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Finding Unfamiliar Seeds at a Seed Share and a Great Sugar Ad

Laura Marie headshotWe ended up at a farm and garden type store last week, and I came across a seed-share. I didn't have any seeds to leave, but I did take just a few. I found some Italian string beans from a local lady's garden, and also some edible burdock. Now, I don't blame you if you don't know what it is. We didn't either.


burdock front 

“Kitazawa Seed Co. Edible Burdock, Gobo, Salada Musume. P.O. Box 13220 Oakland, CA 94661-3220, seeds@ktazawaseed.com, http://www.kitazawaseed.com/

burdock back 

“Salada Musume – (100 days) This early variety is a light skinned edible burdock or gobo that grows 12”-16” deep. It is easier to harvest because it is shorter in length than most gobo varieties, making it very suitable for home gardening. In Japan, this light skinned gobo is used fresh for salad and has a nice earthy aroma. Sow seeds in spring or fall in deep, sandy soil. Prepare rows 24”-36” apart in fertile, well-drained soil. Plant each seed 1/2”-3/4” deep and 2” apart. Thin seedlings 4”-6” apart. Prepare root by scraping the skin with a sharp knife and cut root into match-stick size. Blanch and dress with a mixture of a little mayonnaise, vinegar, sugar, salt and sesame seed. This gobo can also be cooked and is the main ingredient for “kimpira,” made with sautéed burdock and carrots.”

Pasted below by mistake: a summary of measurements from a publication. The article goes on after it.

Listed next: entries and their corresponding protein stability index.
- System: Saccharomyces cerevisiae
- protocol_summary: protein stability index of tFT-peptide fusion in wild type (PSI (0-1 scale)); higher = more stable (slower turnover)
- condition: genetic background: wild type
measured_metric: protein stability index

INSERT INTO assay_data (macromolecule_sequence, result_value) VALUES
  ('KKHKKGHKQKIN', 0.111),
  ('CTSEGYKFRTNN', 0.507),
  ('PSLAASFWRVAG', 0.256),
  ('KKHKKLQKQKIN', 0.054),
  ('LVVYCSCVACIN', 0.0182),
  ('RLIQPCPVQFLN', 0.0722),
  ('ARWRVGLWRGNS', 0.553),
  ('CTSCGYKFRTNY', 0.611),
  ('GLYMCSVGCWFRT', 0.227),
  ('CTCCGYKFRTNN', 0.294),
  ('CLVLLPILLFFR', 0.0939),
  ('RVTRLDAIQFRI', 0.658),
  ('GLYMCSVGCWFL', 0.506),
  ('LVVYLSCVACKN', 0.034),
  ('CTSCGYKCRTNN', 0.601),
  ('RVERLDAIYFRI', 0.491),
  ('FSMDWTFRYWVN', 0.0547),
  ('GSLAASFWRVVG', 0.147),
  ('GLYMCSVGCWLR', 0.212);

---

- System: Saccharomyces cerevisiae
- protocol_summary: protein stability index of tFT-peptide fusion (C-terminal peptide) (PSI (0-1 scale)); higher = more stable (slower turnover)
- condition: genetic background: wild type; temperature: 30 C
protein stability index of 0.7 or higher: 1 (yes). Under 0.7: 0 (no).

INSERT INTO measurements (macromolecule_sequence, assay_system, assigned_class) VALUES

We were in Lloyd Center for a movie when we passed by the elevator. The ad on the doors was so awesome, and just up our alley:

elevator sign 

cindy murphy
12/16/2011 6:01:39 PM

Hi, Laura Marie. Burdock is one of those plants I see growing wild everywhere, and knew it's edible, and actually medicinal too. I've never tried it, though. Looking forward to reading your discoveries in growing this as a garden plant, and in the future I just might have to give burdock a try. Welcome to Grit. Cindy ~ A Lakeside View


jnemec
12/14/2011 2:26:22 PM

Welcome, Laura Marie! Keep us updated on how the edible burdock grows and tastes!